Routes and roots to knowing in Shaun White’s snowboarding road trip: A mycorrhizaic approach to multisensory emplaced learning in exergames2019In: Scandinavian Sport Studies Forum, ISSN 2000-088X, Vol. 10, p. 251-278Article in journal (Refereed)
    Abstract [en]

    This article explores learning during game-play of a snowboarding video game intrigued by questions raised in the wake of the increasing mediatisation and digitisation of learning. Correspondingly, we answer to calls for more suitable metaphors for learning to cater for the entangled learning processes that changes related to the increase of digital media may infer. Using a short term sensory ethnography approach, we elaborate on the idea of multisensory emplaced learning and propose an organic metaphor – mycorrhiza – to both methodology and learning. Mycorrhiza refers to a symbiotic relationship between fungi and roots of plants in its environment where fungi are the visible effects of the mycorrhiza. The metaphor provides a way to start to unpack sensory, visual and embodied aspects of learning in the complexities of the digital age. By elaborating on the mycorrhizaic concepts fungus, soil, growth, mycelia and symbiosis we show three interrelated ways of moving through this game: (i) a social and cultural route, (ii) a competitive route, and (iii) an experiential route. With help of the metaphor we discern the symbiotic relations between what appeared in our empirical material as visual and other human and non-human aspects of emplacement.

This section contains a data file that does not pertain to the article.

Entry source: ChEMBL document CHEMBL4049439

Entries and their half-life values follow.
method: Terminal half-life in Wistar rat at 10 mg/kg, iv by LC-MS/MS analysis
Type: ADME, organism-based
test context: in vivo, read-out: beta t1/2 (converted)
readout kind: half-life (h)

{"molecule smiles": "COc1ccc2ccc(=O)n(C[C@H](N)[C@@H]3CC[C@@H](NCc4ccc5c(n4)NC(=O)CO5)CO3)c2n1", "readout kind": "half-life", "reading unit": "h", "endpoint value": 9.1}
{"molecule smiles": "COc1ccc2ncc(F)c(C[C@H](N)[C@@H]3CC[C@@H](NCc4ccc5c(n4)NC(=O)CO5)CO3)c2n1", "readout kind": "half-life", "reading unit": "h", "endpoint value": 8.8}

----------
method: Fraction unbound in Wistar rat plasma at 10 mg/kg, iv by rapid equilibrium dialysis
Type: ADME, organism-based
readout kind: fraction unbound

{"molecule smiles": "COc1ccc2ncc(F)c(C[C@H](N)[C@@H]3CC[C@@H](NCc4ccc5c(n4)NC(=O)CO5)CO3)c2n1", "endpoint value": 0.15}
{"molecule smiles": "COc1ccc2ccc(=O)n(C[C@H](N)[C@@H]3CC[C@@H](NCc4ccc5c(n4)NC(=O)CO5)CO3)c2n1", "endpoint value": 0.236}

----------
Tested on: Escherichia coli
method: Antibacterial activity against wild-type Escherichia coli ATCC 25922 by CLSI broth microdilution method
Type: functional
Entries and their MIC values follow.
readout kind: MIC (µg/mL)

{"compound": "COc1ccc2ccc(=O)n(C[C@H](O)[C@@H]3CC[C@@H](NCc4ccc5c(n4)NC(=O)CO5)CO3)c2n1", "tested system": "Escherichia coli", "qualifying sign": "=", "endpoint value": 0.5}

• 2.
    Caldeborg, Annica
    et al.
    School of Health Science, Örebro University, Örebro, Sweden.
    Maivorsdotter, Ninitha
    University of Skövde, School of Health and Education. University of Skövde, Health and Education.
    Öhman, Marie
    School of Health Science, Örebro University, Örebro, Sweden.